≡ Menu

Krugman, Labor Unions, and Employment

Here’s another passage from Paul Krugman’s recent anti-economics column on Wal-Mart, minimum wages, and the supposed inapplicability of standard supply-and-demand analysis to labor markets:

Specifically, this view implies that any attempt to push up wages will either fail or have bad consequences. Setting a minimum wage, it’s claimed, will reduce employment and create a labor surplus, the same way attempts to put floors under the prices of agricultural commodities used to lead to butter mountains, wine lakes and so on. Pressuring employers to pay more, or encouraging workers to organize into unions, will have the same effect.

But labor economists have long questioned this view…

… a questioning that Krugman, judging from this column of his, clearly believes to be appropriate.

Bob Murphy has done good work exposing Krugman’s deep inconsistency on this issue.  (See also David Henderson – and the comments, especially the one by Charley Hooper, in David’s post.)  But inconsistent or not, here’s some evidence that Krugman is mistaken to suppose that, because labor markets (as he correctly says) are conditioned by “social forces and political power,” such forces and power cause labor markets to operate in ways that differ from the ways predicted by standard supply-and-demand analysis:

Screen Shot 2015-03-06 at 12.27.12 PM
This graph (which you can click on to enlarge) is from this recent blog post by Adam Ozimek.  (HT Tyler Cowen)  (See also this earlier, related post by Adam.)  While not proof positive – few such proofs are available in any science whose subject matter is empirical reality – these data are strong evidence in support of the standard economics conclusion that artificially raising firms’ costs of employing some kinds of workers causes firms over time to employ fewer such workers than they would otherwise have employed.

It appears that the social forces and political power that affect the market for labor do not do so in ways that render inapplicable the laws of supply and demand.

Note, too, from Adam’s posts that at least some respected labor economists – e.g., Richard Freeman (no libertarian he!) – don’t follow the script that Krugman says they follow.


Again, no sensible economist denies that labor markets differ in many ways from other markets.  But each of these differences – including those that involve “social forces and political power” – can be captured quite well in standard supply-and-demand analysis.  Doing so is the sort of work that good economists routinely do.  Supply-and-demand analysis applies whenever potential buyers encounter potential sellers – and no one is a potential or actual buyer of a good or service that isn’t scarce, which practically means that no one is a seller of a good or service that isn’t scarce.  And scarcity is never made to miraculously disappear by social forces or by political power.  Because supply-and-demand analysis captures so well the allocation of scarce things, the fact that the scarce thing directly exchanged in labor markets is the labor-time of human beings in no way makes this analysis inapplicable.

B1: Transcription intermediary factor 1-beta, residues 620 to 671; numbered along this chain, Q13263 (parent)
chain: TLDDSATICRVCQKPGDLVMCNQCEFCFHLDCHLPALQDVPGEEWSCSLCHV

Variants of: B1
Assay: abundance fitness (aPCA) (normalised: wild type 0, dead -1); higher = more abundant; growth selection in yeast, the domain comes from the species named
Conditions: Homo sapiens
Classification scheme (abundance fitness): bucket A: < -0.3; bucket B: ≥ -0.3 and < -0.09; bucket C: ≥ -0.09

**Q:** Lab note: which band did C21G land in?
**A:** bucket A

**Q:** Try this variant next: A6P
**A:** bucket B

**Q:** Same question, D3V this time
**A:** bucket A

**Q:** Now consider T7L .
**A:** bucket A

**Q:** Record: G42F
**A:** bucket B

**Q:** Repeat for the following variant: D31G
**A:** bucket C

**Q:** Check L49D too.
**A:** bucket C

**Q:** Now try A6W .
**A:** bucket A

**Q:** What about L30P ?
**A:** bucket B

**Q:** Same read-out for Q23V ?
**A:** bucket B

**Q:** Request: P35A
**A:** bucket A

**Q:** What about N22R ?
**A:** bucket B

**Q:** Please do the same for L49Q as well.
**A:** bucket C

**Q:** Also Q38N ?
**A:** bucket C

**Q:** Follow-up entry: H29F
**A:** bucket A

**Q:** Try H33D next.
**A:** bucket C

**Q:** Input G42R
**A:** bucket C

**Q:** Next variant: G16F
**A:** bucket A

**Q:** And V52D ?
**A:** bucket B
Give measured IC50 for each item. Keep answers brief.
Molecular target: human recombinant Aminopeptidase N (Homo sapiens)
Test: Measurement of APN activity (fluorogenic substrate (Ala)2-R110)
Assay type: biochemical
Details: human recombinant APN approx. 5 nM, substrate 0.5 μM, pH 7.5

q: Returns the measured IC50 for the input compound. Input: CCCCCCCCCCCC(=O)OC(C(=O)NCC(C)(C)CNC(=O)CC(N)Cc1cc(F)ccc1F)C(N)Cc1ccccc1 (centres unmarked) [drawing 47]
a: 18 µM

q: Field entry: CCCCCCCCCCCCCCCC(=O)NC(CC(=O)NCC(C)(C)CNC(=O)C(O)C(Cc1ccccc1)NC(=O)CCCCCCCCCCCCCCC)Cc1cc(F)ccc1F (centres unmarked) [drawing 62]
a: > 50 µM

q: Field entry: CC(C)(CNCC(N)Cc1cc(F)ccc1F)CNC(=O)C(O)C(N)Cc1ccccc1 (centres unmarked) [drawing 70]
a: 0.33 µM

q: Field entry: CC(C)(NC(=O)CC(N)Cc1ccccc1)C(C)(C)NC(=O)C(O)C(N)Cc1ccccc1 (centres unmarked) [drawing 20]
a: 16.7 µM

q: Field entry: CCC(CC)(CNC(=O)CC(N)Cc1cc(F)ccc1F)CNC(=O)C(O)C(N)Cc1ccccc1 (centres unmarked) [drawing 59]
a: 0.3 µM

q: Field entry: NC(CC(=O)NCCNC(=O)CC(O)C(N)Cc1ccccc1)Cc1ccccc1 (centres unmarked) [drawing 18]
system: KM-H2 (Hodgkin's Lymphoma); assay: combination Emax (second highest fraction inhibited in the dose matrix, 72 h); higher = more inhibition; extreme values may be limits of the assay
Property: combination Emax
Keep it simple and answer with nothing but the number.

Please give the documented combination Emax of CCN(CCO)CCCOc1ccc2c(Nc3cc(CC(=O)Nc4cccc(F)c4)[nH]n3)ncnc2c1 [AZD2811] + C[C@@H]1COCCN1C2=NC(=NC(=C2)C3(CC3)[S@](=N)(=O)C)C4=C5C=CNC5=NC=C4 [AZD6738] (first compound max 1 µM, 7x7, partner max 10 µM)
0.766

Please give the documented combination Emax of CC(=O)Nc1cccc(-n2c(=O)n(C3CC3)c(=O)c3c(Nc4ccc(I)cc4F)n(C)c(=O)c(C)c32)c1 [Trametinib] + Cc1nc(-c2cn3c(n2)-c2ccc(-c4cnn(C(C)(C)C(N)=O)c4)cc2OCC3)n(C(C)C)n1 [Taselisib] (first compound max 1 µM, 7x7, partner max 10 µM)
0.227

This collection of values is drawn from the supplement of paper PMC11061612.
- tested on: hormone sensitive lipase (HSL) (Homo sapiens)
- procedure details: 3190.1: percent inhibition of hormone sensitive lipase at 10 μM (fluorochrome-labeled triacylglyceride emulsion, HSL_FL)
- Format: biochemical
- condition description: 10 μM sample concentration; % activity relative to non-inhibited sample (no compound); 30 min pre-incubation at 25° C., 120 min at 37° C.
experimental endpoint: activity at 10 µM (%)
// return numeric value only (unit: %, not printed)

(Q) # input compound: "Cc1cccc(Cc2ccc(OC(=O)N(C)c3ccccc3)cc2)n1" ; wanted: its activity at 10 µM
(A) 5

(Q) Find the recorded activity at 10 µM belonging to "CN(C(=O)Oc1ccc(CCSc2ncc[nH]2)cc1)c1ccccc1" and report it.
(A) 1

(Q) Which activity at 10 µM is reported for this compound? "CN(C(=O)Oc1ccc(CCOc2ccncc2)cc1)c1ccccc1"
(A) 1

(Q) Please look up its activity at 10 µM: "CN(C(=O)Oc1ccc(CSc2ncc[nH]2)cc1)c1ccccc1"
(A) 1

Remember, all exchange is of things or abilities owned – things or abilities created, produced, or procured – by human beings.  That labor markets coordinate the direct exchange of labor time – rather than the indirect exchange of labor time through the exchange of goods and services that labor, usually along with other inputs, produces – does nothing to make supply-and-demand analysis less applicable.  The sellers of asparagus in the asparagus market are no less human than are the sellers of labor time in the labor market.  And there is absolutely no reason to suppose that social forces, political power, or all the wishful thinking of people who dislike economic reality somehow make the buyers of labor time unable or unwilling to buy less of a certain kind of labor time if the costs to those buyers of buying that kind of labor time rises.


Next post:

Previous post: